Financial realities

Here’s an interesting idea. What if you tried to understand the economic muddle of the world today… not by separating into developed and developing world, but into the financial economy and the real one?

Corporate Finance teaches us about two kinds of assets, real and financial. House: real asset. Collateralised Debt Obligation secured against that house: financial asset. The two are connected, but different. And with modern finance layering in ever more separation between the real and the financial, that connection is getting weaker all the time.

Take junk bonds, for instance, which have quietly become a normal part of finance thanks to learnings gained after the disasters of the 1980s. (In a similar way, CDOs and CLOs will rise again post-subprime, but that’s another story.) Junk bonds are, essentially, a financial asset with ZERO connection to the real world. All they’re backed by is an idea: an idea that might be successfully executed by the people who dreamed it up, and might produce profitable real assets some years from now. Often they don’t, which is why the coupon payments on such bonds tend to be high (reflecting the risk premium demanded by the financier.) But even in the absence of those real assets, the junk bond has a life of its own. It can be traded, gain value, lose value, or be destroyed like any real asset. To say financial assets occupy the same economy as real assets is missing the point.

Take the subprime mess. A single CDO paying 6% owned by an Australian pension fund was a perfectly valid investment until 2007. That CDO was part of a grab-bag of similar CDOs, paying different returns due to different levels of risk. Those CDOs rested on paperwork agglomerating sixteen billion-dollar tranches of residential debt, which themselves were supported by traded off-balance-sheet obligations collected together by four agencies acting for 200 banks in thirty US states, whose creditworthiness was rated by various other agencies from AA to B+, making home loans to a range of customers in social groups AB1 down to C2 and below. All of these bits of paper have an independent existence far from the real world.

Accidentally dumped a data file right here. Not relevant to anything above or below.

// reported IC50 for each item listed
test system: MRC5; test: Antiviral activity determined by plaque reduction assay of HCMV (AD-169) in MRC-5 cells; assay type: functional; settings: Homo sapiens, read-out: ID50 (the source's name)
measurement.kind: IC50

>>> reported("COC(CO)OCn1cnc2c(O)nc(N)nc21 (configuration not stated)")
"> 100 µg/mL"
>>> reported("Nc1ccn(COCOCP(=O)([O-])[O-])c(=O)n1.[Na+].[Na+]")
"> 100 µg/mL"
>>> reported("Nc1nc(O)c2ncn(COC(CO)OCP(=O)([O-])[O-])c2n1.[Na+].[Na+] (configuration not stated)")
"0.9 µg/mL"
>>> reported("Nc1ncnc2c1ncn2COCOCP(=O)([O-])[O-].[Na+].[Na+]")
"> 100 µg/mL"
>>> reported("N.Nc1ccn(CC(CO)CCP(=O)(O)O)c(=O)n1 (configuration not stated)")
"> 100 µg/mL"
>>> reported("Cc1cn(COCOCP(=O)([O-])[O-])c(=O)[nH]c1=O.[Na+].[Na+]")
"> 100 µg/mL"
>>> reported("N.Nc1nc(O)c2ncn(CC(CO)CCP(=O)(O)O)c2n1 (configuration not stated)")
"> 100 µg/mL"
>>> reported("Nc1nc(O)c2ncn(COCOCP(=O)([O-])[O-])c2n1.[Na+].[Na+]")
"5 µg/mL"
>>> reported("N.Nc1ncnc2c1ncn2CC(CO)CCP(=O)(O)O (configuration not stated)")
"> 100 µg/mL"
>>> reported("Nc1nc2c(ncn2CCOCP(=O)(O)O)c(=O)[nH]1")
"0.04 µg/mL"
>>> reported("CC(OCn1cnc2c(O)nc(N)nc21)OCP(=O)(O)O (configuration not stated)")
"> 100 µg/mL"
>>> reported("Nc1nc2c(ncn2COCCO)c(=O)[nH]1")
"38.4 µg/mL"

Somewhere, at the bottom of the pyramid – where the paper chain’s first page details a recurring 25-year stream of interest coupons at 4.5% plus a 3.5% risk premium – is the only link to the real economy, where Mr Williams from Alabama is trying to make the next payment on his pricey 8% mortgage.

That’s it. That’s the only link. And when certain circumstances exist in that real economy – for example, house prices rising steadily for a decade – that real economy doesn’t affect the financial economy at all.

In fact, that link is now so weak you can disregard it, as many bankers already do. The real, asset-backed economy and the floaty, financial economy are two different worlds; they have different KPIs, different interest rates, different inflation levels, unemployment rates, and measures of money. In fact, they’re as different as it’s possible to get.

Yet all our economic indicators – inflation (just 2.5% in the UK today? Don’t make me laugh), interest rates, tax – are gained from glomming the separate economies together, and are therefore completely WRONG. Let’s treat these two worlds as what they are – separate – and start understanding our world a little better.

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